A gradual process of recombination restriction in the evolutionary history of the sex chromosomes in dioecious plants.

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Serval ID
serval:BIB_EB5E0C827FCC
Type
Article: article from journal or magazin.
Collection
Publications
Title
A gradual process of recombination restriction in the evolutionary history of the sex chromosomes in dioecious plants.
Journal
PLoS Biology
Author(s)
Nicolas M., Marais G., Hykelova V., Janousek B., Laporte V., Vyskot B., Mouchiroud D., Negrutiu I., Charlesworth D., Monéger F.
ISSN
1545-7885
Publication state
Published
Issued date
2005
Peer-reviewed
Oui
Volume
3
Number
1
Pages
e4
Language
english
Notes
Publication types: Journal Article ; Research Support, Non-U.S. Gov't
Abstract
To help understand the evolution of suppressed recombination between sex chromosomes, and its consequences for evolution of the sequences of Y-linked genes, we have studied four X-Y gene pairs, including one gene not previously characterized, in plants in a group of closely related dioecious species of Silene which have an X-Y sex-determining system (S. latifolia, S. dioica, and S. diclinis). We used the X-linked copies to build a genetic map of the X chromosomes, with a marker in the pseudoautosomal region (PAR) to orient the map. The map covers a large part of the X chromosomes--at least 50 centimorgans. Except for a recent rearrangement in S. dioica, the gene order is the same in the X chromosomes of all three species. Silent site divergence between the DNA sequences of the X and Y copies of the different genes increases with the genes' distances from the PAR, suggesting progressive restriction of recombination between the X and Y chromosomes. This was confirmed by phylogenetic analyses of the four genes, which also revealed that the least-diverged X-Y pair could have ceased recombining independently in the dioecious species after their split. Analysis of amino acid replacements vs. synonymous changes showed that, with one possible exception, the Y-linked copies appear to be functional in all three species, but there are nevertheless some signs of degenerative processes affecting the genes that have been Y-linked for the longest times. Although the X-Y system evolved quite recently in Silene (less than 10 million years ago) compared to mammals (about 320 million years ago), our results suggest that similar processes have been at work in the evolution of sex chromosomes in plants and mammals, and shed some light on the molecular mechanisms suppressing recombination between X and Y chromosomes.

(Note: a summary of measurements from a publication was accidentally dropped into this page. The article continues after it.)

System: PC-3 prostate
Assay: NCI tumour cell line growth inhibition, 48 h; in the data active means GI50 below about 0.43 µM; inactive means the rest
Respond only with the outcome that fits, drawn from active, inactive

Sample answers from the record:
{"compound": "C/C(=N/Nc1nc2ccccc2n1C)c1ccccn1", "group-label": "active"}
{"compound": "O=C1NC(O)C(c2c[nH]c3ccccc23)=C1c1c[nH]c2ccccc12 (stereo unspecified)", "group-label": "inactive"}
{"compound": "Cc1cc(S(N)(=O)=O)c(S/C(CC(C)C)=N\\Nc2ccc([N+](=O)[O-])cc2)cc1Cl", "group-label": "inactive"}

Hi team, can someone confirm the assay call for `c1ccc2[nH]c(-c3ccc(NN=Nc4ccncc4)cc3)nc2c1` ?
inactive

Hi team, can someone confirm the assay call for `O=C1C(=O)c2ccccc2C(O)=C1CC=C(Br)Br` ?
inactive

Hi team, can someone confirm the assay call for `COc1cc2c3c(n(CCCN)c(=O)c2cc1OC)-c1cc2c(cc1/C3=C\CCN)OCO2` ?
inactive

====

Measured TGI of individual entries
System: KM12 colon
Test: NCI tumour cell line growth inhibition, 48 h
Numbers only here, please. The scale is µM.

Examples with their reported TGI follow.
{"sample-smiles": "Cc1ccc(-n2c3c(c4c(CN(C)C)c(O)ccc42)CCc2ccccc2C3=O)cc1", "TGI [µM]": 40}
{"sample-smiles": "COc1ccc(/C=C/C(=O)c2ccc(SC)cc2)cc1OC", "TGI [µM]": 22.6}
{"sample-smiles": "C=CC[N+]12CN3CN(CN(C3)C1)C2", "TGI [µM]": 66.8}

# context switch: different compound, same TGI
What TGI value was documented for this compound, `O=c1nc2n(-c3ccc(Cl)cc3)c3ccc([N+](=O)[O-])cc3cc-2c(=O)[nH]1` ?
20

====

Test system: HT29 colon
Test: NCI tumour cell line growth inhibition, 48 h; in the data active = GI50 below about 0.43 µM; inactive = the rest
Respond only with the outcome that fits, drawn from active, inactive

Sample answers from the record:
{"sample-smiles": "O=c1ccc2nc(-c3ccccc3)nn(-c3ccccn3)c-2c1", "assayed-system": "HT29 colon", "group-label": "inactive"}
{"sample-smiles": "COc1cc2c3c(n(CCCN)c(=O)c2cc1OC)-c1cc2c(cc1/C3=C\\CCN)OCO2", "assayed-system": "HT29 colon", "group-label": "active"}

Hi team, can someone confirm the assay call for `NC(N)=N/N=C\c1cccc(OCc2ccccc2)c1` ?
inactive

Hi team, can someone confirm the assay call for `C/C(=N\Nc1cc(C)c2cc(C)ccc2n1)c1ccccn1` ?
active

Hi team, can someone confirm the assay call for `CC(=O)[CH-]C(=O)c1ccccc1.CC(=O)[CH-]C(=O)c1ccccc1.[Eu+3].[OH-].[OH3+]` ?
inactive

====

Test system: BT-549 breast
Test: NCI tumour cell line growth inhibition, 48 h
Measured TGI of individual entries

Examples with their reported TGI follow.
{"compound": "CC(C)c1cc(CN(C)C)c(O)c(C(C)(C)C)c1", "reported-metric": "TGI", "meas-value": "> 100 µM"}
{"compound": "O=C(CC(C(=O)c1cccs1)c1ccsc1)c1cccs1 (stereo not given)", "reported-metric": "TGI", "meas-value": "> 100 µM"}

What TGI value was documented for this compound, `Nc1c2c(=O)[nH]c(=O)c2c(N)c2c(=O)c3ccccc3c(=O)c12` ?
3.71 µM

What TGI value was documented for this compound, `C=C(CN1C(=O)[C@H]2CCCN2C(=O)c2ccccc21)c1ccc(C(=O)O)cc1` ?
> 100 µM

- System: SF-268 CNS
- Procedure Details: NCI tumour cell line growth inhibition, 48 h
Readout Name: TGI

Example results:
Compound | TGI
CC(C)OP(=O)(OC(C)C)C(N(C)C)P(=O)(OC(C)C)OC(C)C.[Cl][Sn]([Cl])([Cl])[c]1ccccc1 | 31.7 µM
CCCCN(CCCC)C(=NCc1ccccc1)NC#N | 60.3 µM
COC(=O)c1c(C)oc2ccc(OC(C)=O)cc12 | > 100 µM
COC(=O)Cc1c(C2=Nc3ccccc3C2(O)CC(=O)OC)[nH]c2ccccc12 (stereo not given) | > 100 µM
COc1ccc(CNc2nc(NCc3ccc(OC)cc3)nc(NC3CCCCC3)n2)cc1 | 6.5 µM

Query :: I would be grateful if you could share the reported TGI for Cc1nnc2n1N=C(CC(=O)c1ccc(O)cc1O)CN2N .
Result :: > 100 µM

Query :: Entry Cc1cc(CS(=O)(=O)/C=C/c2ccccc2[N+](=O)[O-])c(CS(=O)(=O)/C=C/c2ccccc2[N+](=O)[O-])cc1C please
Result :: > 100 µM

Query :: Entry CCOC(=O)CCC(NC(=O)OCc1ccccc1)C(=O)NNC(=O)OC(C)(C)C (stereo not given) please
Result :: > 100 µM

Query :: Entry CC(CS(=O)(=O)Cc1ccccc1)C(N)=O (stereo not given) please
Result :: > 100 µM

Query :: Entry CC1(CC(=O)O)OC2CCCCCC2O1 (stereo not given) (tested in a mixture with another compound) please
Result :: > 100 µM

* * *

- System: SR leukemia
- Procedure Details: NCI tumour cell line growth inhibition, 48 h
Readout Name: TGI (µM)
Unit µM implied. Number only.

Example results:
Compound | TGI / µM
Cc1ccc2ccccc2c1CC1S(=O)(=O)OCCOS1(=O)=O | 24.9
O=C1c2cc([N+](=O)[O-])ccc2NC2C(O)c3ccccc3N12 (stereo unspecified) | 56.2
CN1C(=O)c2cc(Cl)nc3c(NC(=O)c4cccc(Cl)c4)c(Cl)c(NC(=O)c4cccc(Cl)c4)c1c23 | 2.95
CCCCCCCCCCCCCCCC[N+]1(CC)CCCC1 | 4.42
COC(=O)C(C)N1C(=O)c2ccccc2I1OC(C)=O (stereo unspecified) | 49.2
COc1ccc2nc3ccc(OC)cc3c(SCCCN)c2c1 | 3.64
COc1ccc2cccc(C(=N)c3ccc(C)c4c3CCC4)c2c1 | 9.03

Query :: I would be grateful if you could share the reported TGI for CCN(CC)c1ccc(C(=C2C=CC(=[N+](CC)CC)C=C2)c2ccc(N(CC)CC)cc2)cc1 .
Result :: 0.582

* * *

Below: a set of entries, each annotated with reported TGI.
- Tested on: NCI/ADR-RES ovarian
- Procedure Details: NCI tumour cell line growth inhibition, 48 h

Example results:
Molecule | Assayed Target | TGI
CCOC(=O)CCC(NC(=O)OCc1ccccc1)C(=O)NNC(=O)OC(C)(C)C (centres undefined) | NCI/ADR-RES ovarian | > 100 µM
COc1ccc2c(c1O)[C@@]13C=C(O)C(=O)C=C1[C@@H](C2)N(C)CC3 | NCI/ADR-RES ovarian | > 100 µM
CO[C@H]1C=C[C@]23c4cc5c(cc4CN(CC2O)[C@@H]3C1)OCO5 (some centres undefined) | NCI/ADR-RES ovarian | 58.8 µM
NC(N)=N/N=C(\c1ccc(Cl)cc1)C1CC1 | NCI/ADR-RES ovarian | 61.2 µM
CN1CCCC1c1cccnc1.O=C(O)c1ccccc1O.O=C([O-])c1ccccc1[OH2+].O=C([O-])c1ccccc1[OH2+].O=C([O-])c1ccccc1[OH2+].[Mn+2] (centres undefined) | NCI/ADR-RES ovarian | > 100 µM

Keywords
Animals, Chromosome Mapping, Chromosomes, Plant, DNA, Complementary, Evolution, Molecular, Genetic Variation, Linkage (Genetics), Molecular Sequence Data, Phylogeny, Polymorphism, Genetic, Sequence Analysis, DNA, Sex Chromosomes, Silene, X Chromosome, Y Chromosome
Pubmed
Web of science
Open Access
Yes
Create date
19/11/2007 11:53
Last modification date
20/08/2019 17:13
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